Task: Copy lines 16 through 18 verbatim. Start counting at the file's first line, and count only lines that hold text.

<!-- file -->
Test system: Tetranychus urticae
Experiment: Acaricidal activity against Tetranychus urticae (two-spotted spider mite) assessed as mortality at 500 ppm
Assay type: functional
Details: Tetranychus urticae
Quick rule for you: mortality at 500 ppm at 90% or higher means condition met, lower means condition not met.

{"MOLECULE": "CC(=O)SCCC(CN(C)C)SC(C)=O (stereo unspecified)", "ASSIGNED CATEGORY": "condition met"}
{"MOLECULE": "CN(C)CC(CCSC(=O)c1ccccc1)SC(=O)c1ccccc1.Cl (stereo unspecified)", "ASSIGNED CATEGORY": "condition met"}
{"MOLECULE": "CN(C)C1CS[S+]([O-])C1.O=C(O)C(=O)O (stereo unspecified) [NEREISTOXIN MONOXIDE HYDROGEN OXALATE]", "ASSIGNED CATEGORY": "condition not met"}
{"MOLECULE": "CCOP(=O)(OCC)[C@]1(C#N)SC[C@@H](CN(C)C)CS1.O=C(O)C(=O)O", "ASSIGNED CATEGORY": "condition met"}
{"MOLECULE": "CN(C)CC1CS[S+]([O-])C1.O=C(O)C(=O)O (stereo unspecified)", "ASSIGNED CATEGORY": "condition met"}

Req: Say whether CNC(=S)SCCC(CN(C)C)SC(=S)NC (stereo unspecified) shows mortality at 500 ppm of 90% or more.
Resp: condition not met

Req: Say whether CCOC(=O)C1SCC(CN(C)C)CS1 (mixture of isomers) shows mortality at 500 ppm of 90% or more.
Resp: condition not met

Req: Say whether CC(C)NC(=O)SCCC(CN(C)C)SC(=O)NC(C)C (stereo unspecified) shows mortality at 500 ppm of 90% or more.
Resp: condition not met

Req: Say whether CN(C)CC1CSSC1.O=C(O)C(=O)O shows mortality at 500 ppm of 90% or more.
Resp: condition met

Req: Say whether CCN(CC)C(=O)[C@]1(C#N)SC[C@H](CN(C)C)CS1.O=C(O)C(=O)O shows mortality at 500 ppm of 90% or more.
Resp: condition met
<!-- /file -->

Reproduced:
Resp: condition not met

Req: Say whether CN(C)CC1CSSC1.O=C(O)C(=O)O shows mortality at 500 ppm of 90% or more.
Resp: condition met